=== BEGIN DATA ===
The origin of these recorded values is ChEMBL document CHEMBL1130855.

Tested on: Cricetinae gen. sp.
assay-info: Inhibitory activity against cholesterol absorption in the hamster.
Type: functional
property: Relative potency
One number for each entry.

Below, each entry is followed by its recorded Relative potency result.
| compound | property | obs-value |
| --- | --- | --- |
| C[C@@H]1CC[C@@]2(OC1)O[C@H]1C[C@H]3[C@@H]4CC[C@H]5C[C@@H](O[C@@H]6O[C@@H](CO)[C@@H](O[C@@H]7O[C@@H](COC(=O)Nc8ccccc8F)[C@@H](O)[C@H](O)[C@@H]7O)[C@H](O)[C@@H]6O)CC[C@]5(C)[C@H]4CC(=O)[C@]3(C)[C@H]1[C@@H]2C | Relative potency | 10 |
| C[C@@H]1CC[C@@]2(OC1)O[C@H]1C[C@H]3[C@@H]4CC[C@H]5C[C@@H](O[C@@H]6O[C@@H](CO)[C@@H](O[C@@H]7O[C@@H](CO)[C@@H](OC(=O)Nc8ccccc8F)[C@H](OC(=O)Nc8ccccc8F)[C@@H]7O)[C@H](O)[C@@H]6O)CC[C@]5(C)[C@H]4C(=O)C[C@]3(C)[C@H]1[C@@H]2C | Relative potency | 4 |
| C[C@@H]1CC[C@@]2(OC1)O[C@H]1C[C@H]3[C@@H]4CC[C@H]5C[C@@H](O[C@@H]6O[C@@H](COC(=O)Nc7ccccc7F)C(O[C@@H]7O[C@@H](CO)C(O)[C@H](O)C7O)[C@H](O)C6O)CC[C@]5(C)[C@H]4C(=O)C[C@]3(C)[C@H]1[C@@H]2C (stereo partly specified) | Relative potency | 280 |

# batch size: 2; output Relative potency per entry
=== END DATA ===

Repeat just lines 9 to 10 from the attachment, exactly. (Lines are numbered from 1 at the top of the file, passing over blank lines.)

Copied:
| --- | --- | --- |
| C[C@@H]1CC[C@@]2(OC1)O[C@H]1C[C@H]3[C@@H]4CC[C@H]5C[C@@H](O[C@@H]6O[C@@H](CO)[C@@H](O[C@@H]7O[C@@H](COC(=O)Nc8ccccc8F)[C@@H](O)[C@H](O)[C@@H]7O)[C@H](O)[C@@H]6O)CC[C@]5(C)[C@H]4CC(=O)[C@]3(C)[C@H]1[C@@H]2C | Relative potency | 10 |